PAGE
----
Like most of Hermès exotic skins, Lizard comes in both matte and shinny presentations. However, the small lizard scales give even the matte items a slightly shiny appearance. Because of the size of lizards, it is usual to see this type of skin in smaller accessories and handbags. Lizard is a delicate material that requires frequent visits to the spa, to avoid drying of the scales.
Hermès Natural Lizard was first introduced in 2007 and is a rare find, making it very popular among Hermès collectors. It is usually used in combination with other leathers and skins.
Ostrich is one of Hermès most durable exotic skins. It holds it shape well over time, it doesn’t tarnish if wet, and has the beautiful quality of darkening or lightening when in contact with human skin and light.
Other Hermès Leathers and Materials
(in alphabetical order)
No longer in production, Amazonia could be mistaken for another one of Hermès leathers, but it is actually rubber-coated canvas, making it 100% water-resistant, though still capable of scratching.
Also known as Vachette Garinee des Ardennes, this is one of Hermès’ toughest leathers, perfect for bags that are used often, as it is both water and scratch resistant. The processed, thick grained-leather holds its shape well but the colored dyes can fade with time. Ardennes is no longer produced by Hermès, but Vache Liegee leather is a good alternative.
Named after Hermès iconic Paris boutique at Rue de Faubourg Saint-Honoré, this new 2017 leather has a small grain, unlike the original Barenia, making it more resistant to scratches and blemishes.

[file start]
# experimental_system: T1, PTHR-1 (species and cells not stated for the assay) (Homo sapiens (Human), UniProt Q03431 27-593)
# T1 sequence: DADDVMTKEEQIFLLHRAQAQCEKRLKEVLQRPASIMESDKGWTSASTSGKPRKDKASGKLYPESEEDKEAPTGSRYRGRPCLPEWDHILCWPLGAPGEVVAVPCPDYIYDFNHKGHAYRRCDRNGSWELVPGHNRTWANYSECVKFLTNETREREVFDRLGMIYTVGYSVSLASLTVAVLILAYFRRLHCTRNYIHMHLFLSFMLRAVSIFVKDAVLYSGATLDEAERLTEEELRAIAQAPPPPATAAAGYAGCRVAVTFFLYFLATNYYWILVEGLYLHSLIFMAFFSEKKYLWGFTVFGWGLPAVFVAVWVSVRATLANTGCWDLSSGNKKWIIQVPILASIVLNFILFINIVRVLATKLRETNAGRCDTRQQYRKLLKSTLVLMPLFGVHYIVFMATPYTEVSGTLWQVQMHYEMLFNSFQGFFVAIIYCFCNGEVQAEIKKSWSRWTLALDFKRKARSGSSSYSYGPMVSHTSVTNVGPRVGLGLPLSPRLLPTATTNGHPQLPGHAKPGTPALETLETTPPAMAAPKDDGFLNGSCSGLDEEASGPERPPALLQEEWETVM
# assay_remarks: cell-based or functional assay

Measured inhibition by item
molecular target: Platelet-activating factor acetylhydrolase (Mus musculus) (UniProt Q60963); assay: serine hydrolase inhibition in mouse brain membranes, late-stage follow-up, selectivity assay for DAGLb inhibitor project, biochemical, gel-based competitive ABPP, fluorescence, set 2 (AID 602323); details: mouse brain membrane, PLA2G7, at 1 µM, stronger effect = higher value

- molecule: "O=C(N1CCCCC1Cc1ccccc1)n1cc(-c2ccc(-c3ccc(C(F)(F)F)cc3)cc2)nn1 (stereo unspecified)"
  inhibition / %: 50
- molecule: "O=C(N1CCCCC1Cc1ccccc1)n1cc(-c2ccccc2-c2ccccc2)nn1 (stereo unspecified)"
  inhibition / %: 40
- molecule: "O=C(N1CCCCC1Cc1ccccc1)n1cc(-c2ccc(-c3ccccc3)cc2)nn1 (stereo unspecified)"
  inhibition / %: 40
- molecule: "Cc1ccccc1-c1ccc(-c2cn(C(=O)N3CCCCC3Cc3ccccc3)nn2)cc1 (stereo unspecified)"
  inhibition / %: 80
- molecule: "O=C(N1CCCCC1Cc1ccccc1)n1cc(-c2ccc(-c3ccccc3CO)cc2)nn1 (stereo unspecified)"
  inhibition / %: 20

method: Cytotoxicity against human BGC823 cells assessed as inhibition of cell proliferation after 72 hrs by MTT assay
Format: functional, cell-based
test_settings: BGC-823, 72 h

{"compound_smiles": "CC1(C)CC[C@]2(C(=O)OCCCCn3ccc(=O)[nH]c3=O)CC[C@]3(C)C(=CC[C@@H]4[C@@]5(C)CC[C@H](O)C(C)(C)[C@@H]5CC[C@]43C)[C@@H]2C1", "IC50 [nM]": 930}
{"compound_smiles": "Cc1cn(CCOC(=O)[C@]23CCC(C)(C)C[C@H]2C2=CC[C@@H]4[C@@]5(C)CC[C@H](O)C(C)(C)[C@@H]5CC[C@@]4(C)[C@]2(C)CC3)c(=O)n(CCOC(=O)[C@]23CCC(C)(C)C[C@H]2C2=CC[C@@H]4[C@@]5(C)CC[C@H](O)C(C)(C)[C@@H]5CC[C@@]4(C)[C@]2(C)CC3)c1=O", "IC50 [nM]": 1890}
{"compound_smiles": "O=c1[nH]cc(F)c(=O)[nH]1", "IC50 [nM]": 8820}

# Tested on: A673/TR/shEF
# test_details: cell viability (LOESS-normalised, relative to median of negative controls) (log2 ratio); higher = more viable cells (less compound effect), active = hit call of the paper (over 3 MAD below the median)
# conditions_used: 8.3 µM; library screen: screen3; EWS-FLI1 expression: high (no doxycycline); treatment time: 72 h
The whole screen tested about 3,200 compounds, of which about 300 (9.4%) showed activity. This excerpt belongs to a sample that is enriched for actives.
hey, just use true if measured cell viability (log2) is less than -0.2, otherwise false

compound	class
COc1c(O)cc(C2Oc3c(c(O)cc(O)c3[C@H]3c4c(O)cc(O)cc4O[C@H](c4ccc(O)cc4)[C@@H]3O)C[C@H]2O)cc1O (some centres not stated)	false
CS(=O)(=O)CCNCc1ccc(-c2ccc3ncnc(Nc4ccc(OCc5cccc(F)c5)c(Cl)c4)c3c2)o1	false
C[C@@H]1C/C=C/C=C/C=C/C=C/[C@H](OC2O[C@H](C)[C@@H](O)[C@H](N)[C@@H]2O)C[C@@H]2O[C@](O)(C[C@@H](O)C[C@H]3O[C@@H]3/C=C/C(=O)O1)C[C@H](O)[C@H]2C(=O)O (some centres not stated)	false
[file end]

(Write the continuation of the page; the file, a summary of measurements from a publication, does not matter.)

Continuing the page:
Buffalo leather is fairly soft and supple. It is known for being remarkably malleable while also being durable, which means that it can withstand a variety of wearisome environments and activities. Scratches and tears are nearly unlikely to happen, and the strong fibers also make it flame resistant—qualities that have made Buffalo leather perfect for Hermès’ Garden Party line.
The surface of Buffalo leather has a grainy texture, yet is still relatively smooth to the touch, making it easy to clean with a few swipes. It is also known for developing unique coloring as it ages, becoming even more visually striking over time.
That said, Buffalo leather isn’t without caveats. First, it requires yearly conditioning so as it keeps its shape. And because it is made from individual animals, finding another leather to match can be hard.
This discontinued leather has a peculiar, veiny appearance, as it has been dyed twice, and during the dying process, pigments gather toward the center of the grain, giving it its unique spotted look, similar to a Dalmatian dog. Also known as Buffalo Skipper, Buffalo Dalmatian is resistant to scratches and water; flexible, and durable with raised, medium-sized texture and is available in the secondary market in a few different colors.